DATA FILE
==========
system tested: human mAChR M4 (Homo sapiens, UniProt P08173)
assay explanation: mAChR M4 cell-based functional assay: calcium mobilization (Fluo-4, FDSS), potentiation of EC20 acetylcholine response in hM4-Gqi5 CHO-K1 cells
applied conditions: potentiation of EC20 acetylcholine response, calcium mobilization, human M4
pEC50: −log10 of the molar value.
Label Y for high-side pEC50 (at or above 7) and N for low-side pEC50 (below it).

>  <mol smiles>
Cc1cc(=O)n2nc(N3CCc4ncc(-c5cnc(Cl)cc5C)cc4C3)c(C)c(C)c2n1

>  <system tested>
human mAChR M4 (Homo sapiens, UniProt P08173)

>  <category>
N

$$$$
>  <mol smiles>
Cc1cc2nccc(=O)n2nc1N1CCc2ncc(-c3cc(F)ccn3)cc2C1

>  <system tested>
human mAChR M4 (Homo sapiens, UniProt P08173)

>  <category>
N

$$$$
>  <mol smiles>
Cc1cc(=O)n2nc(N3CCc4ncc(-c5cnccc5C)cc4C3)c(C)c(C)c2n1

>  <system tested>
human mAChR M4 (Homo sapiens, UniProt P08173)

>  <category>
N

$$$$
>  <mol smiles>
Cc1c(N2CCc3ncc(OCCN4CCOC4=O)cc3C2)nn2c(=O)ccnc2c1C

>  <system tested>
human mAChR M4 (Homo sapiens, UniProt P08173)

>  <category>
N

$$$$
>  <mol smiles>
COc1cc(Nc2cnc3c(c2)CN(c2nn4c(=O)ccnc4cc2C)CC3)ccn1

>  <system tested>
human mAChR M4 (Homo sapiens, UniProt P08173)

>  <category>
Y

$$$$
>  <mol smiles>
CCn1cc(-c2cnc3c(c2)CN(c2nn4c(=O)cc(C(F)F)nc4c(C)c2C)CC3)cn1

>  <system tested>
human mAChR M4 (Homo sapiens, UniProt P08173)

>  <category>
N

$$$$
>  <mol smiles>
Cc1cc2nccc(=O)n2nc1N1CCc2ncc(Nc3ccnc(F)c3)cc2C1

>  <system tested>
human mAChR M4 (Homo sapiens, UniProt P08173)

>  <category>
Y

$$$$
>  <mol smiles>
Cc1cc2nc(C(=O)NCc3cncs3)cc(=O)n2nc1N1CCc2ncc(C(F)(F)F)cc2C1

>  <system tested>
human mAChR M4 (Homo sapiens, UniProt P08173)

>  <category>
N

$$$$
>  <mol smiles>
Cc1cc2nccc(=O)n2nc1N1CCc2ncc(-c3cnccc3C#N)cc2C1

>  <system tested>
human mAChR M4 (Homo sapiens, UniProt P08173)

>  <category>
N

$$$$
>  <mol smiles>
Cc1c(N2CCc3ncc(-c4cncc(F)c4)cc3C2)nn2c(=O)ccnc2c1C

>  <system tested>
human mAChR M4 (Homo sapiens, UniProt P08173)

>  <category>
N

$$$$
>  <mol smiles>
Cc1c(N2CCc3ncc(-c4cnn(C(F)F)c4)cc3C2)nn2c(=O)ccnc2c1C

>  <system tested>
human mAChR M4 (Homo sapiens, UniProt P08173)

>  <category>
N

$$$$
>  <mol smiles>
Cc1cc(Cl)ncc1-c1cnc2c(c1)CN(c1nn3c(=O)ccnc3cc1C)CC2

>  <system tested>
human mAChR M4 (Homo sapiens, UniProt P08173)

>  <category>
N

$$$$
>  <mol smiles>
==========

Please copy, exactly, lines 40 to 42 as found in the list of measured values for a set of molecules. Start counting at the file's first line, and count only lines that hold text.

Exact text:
$$$$
>  <mol smiles>
CCn1cc(-c2cnc3c(c2)CN(c2nn4c(=O)cc(C(F)F)nc4c(C)c2C)CC3)cn1